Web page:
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Hurricane Charley

Depots rally to supply storm victims

Federal and state agencies set up a warehouse and delivery system in Lakeland to get aid to storm ravaged counties.

By ABBIE VANSICKLE
Published August 17, 2004

Supplies delivered from Lakeland since Charley struck

As of 6 p.m. Monday. Information provided by Florida Division of Forestry.

64 trucks of ice

81 trucks of water

101 generators

300 bread loaves

22,000 premade meals

LAKELAND - Long lines of semitrailer trucks and military vehicles streamed into Lakeland Linder Regional Airport on Monday afternoon, carrying supplies for the thousands in need in the wake of Hurricane Charley.

The airport is one of two emergency supply depots - called Logistics Staging Areas - where federal and state disaster-relief aid is being collected and then directed to counties damaged by Charley.

Sunday and Monday, counties faxed lists of their needs to officials in Tallahassee, who then relayed the orders to the depots. Workers then loaded trucks with the requested goods and sent them to the counties waiting for help.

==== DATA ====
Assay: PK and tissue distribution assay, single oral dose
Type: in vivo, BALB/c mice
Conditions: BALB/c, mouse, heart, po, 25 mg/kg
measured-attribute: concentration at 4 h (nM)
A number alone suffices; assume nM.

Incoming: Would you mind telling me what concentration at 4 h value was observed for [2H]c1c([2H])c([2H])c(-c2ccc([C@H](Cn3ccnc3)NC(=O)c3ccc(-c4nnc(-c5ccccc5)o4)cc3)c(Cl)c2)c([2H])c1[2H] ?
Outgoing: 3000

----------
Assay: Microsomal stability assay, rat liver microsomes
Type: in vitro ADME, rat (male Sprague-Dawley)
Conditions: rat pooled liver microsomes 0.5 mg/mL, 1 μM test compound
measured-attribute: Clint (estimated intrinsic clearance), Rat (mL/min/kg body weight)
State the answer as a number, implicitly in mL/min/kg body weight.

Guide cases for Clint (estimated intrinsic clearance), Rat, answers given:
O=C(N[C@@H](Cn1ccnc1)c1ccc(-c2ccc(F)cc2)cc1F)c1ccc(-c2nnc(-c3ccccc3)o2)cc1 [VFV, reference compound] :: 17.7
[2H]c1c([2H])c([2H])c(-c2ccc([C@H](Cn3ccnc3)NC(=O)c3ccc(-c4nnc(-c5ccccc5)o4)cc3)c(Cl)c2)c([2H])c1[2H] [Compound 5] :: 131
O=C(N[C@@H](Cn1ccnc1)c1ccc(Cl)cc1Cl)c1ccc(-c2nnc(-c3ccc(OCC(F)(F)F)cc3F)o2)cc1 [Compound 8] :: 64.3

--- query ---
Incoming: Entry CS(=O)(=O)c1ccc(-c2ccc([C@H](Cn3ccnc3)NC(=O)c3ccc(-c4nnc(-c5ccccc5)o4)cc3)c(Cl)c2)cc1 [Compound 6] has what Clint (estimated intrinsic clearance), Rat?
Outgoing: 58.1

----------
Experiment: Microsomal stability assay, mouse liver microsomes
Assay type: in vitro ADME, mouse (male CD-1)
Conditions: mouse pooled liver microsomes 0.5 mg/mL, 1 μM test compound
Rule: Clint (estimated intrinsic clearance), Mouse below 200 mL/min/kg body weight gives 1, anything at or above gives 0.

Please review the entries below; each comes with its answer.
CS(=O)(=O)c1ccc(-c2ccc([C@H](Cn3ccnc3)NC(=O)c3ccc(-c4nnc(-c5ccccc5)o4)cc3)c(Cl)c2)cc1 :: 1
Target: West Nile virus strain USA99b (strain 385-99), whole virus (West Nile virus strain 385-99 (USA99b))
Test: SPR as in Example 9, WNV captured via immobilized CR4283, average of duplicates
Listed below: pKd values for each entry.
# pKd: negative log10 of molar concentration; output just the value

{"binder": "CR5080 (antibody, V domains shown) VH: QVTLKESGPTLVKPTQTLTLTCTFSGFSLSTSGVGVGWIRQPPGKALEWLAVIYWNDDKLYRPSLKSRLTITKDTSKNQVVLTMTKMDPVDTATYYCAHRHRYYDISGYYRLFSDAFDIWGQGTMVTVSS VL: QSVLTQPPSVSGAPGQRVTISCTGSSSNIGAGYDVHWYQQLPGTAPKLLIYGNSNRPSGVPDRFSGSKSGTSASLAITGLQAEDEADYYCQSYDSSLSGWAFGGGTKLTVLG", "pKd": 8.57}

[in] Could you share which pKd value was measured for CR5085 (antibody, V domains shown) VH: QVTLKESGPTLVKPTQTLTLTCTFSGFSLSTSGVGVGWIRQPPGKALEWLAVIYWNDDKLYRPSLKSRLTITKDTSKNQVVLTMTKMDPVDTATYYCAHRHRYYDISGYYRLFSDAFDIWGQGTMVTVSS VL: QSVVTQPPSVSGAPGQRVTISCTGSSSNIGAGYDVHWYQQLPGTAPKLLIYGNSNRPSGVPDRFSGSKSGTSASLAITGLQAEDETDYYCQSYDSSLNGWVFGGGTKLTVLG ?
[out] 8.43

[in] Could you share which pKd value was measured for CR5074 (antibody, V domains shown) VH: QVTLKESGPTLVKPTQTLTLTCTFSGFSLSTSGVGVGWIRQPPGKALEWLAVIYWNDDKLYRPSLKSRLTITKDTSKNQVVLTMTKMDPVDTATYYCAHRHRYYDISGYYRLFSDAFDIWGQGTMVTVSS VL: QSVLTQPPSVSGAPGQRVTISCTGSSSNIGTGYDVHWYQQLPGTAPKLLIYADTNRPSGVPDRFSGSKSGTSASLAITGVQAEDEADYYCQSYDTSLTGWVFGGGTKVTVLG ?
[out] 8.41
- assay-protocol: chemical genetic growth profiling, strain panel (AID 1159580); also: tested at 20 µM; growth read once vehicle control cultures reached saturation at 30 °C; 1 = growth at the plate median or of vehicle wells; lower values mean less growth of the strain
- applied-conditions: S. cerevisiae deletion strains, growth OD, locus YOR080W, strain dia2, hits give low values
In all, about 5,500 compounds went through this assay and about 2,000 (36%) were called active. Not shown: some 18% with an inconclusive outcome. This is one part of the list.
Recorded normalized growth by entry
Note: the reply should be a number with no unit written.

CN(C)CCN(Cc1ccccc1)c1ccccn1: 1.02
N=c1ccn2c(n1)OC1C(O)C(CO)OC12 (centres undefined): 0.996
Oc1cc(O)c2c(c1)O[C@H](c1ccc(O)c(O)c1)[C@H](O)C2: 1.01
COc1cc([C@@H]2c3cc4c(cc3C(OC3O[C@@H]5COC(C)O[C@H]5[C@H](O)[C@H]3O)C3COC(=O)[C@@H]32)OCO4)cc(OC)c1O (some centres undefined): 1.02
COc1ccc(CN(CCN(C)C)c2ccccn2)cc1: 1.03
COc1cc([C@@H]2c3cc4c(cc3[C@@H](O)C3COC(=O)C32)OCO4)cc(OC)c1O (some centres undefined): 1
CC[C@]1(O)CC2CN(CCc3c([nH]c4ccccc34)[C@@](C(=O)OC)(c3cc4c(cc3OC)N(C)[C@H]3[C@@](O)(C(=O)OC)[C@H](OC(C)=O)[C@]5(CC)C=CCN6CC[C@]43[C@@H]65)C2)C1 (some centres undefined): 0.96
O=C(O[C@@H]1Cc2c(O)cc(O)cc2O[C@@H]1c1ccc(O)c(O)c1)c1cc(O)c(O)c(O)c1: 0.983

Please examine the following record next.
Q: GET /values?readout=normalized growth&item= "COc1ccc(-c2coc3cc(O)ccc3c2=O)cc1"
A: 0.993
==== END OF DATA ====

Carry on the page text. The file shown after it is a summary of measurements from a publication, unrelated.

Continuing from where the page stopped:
"It's working," said Haven Cook, spokeswoman for the U.S. Forest Service. "The trucks are getting out."

But there were some snags, Cook said. Agencies not accustomed to working together had difficulty coordinating efforts, she said. That caused delays.

On Monday night, officials changed procedures, hoping to work more effectively. From now on, trucks will be filled as soon as goods are delivered to the center, rather than waiting for counties to send requests.

The trucks then will go to the counties, and more trucks will follow until their needs are filled.

The Lakeland center and the other LSA in Charlotte County receive bottled water, ice, blankets, portable toilets, cots and a host of other items. They also stockpile MREs, or meals ready to eat, premade meals used by military personnel.

Items donated by nongovernmental charities or by individuals are not accepted.

It's been an exhausting few days for depot workers, several said. Many only had a few hours to prepare for their assignments, which last up to two weeks for federal workers and one week for state employees.

Trucking agencies, hired by the government, sent vehicles and drivers from across the country.

[Last modified August 17, 2004, 01:12:07]

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